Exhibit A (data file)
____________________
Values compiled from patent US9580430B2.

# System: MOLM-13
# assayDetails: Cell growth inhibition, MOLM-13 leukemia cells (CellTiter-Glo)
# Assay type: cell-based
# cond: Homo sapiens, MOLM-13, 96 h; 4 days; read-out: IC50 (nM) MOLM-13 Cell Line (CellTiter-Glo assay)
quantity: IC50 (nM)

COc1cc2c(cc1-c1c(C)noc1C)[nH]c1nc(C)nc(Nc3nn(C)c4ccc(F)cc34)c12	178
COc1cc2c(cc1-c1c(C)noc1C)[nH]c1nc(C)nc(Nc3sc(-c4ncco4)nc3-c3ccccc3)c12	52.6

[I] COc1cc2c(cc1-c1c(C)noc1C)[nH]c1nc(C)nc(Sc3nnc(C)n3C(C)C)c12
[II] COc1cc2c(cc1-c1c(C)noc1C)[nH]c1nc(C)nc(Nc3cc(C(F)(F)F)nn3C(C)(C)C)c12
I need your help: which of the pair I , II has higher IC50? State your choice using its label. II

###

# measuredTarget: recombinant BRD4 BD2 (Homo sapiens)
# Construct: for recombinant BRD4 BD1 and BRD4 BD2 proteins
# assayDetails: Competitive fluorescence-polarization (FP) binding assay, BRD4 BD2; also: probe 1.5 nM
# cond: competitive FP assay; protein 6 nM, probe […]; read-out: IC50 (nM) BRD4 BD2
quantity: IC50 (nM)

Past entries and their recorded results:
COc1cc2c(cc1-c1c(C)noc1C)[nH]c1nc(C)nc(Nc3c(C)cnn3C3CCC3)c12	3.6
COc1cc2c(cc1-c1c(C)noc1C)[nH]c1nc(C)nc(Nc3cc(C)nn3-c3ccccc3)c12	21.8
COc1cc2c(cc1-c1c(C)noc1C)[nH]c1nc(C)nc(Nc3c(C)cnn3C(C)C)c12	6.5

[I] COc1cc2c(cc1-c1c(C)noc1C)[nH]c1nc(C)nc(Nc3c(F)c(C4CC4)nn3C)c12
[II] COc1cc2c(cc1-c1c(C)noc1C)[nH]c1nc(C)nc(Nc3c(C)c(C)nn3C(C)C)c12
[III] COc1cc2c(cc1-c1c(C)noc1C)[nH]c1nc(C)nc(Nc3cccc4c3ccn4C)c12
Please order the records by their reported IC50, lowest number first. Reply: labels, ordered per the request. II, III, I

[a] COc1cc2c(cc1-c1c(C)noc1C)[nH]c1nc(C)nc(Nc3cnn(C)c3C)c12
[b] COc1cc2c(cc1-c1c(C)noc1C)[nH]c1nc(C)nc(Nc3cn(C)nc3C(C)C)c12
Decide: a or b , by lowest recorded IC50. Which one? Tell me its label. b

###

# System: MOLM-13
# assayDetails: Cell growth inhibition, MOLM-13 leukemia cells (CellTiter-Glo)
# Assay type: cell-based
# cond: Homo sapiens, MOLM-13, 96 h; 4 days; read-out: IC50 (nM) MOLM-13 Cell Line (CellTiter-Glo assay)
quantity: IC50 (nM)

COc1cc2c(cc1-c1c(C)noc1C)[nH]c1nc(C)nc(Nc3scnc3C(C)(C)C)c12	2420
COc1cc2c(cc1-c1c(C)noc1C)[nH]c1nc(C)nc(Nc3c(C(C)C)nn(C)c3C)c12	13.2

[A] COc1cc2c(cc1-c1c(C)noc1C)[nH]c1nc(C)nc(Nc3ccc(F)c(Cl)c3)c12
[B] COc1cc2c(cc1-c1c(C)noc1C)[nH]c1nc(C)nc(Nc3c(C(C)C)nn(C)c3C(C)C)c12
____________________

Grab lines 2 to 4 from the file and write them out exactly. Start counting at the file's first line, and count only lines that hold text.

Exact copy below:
# System: MOLM-13
# assayDetails: Cell growth inhibition, MOLM-13 leukemia cells (CellTiter-Glo)
# Assay type: cell-based